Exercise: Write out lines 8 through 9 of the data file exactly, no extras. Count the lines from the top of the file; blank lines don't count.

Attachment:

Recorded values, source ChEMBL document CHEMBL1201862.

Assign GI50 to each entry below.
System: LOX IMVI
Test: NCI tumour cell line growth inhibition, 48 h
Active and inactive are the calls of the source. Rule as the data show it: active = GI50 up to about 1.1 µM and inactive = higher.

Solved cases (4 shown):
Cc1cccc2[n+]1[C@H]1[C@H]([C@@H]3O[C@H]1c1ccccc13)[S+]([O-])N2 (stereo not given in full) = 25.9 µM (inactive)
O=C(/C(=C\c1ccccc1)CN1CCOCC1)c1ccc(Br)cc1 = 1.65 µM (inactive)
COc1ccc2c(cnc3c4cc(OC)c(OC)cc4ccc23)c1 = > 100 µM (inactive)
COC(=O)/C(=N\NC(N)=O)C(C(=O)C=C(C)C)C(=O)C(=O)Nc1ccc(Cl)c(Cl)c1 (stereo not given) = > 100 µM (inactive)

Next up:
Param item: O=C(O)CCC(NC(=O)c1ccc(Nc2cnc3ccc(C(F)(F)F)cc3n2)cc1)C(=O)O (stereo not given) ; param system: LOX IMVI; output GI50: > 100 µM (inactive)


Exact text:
O=C(/C(=C\c1ccccc1)CN1CCOCC1)c1ccc(Br)cc1 = 1.65 µM (inactive)
COc1ccc2c(cnc3c4cc(OC)c(OC)cc4ccc23)c1 = > 100 µM (inactive)